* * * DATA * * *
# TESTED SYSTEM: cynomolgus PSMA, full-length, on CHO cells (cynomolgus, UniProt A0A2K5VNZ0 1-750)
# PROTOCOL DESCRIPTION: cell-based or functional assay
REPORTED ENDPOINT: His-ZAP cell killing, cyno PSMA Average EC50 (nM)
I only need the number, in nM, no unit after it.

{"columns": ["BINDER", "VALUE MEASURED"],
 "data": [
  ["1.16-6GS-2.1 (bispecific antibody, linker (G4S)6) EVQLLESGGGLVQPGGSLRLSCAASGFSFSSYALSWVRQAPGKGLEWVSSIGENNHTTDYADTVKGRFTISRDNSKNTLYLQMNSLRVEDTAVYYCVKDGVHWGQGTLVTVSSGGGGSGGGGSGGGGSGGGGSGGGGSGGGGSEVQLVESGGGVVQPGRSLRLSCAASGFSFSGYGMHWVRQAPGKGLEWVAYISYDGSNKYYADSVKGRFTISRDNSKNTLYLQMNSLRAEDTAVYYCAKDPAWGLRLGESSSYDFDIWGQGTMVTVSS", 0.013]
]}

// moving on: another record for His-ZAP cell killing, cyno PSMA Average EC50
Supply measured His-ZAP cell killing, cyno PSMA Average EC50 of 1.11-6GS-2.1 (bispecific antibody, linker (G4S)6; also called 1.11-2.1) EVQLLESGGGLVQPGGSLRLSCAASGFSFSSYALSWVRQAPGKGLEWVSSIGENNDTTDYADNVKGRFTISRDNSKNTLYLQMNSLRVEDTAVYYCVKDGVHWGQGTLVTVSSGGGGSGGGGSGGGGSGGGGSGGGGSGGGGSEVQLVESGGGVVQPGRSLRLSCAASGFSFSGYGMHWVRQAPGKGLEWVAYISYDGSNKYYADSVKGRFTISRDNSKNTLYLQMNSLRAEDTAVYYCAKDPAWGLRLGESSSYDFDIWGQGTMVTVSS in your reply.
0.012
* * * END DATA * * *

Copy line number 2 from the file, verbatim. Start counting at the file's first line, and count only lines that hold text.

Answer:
# PROTOCOL DESCRIPTION: cell-based or functional assay